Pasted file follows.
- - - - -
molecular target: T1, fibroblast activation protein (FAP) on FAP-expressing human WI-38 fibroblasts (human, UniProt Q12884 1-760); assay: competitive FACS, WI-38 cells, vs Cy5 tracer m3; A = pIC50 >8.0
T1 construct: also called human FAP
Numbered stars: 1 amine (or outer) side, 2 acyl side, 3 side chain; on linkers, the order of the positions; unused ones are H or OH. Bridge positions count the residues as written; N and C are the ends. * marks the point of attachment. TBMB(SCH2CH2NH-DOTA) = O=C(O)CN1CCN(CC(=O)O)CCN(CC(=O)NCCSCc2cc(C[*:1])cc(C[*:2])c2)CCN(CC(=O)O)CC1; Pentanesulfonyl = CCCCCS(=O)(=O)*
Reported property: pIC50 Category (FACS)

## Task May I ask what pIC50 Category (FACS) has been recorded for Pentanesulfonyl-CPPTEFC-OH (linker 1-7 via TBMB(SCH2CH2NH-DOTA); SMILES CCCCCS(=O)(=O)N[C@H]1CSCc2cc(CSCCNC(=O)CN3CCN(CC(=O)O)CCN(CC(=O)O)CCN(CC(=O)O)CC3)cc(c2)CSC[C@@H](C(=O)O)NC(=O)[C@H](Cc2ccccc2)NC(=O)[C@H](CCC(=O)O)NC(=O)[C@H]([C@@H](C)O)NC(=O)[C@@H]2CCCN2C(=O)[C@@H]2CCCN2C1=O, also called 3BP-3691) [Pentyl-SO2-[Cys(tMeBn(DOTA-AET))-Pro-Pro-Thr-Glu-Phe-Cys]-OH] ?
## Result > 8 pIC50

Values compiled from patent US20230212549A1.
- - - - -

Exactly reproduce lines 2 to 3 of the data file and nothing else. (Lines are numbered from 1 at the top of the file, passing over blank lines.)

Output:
T1 construct: also called human FAP
Numbered stars: 1 amine (or outer) side, 2 acyl side, 3 side chain; on linkers, the order of the positions; unused ones are H or OH. Bridge positions count the residues as written; N and C are the ends. * marks the point of attachment. TBMB(SCH2CH2NH-DOTA) = O=C(O)CN1CCN(CC(=O)O)CCN(CC(=O)NCCSCc2cc(C[*:1])cc(C[*:2])c2)CCN(CC(=O)O)CC1; Pentanesulfonyl = CCCCCS(=O)(=O)*